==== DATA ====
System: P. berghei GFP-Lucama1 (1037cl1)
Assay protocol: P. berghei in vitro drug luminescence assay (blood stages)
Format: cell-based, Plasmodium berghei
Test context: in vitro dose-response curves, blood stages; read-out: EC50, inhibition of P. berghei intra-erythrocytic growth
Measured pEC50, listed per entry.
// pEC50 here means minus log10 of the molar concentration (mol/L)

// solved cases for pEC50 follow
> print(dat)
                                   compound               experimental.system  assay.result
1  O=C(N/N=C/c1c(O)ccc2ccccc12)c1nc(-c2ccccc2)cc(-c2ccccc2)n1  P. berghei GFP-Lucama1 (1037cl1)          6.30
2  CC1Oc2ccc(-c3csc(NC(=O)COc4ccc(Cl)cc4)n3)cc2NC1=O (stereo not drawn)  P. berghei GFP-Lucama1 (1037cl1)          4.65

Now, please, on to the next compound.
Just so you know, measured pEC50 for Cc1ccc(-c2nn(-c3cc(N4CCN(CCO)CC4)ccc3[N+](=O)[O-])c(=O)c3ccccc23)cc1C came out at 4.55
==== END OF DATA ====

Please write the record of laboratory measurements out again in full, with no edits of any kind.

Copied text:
System: P. berghei GFP-Lucama1 (1037cl1)
Assay protocol: P. berghei in vitro drug luminescence assay (blood stages)
Format: cell-based, Plasmodium berghei
Test context: in vitro dose-response curves, blood stages; read-out: EC50, inhibition of P. berghei intra-erythrocytic growth
Measured pEC50, listed per entry.
// pEC50 here means minus log10 of the molar concentration (mol/L)

// solved cases for pEC50 follow
> print(dat)
                                   compound               experimental.system  assay.result
1  O=C(N/N=C/c1c(O)ccc2ccccc12)c1nc(-c2ccccc2)cc(-c2ccccc2)n1  P. berghei GFP-Lucama1 (1037cl1)          6.30
2  CC1Oc2ccc(-c3csc(NC(=O)COc4ccc(Cl)cc4)n3)cc2NC1=O (stereo not drawn)  P. berghei GFP-Lucama1 (1037cl1)          4.65

Now, please, on to the next compound.
Just so you know, measured pEC50 for Cc1ccc(-c2nn(-c3cc(N4CCN(CCO)CC4)ccc3[N+](=O)[O-])c(=O)c3ccccc23)cc1C came out at 4.55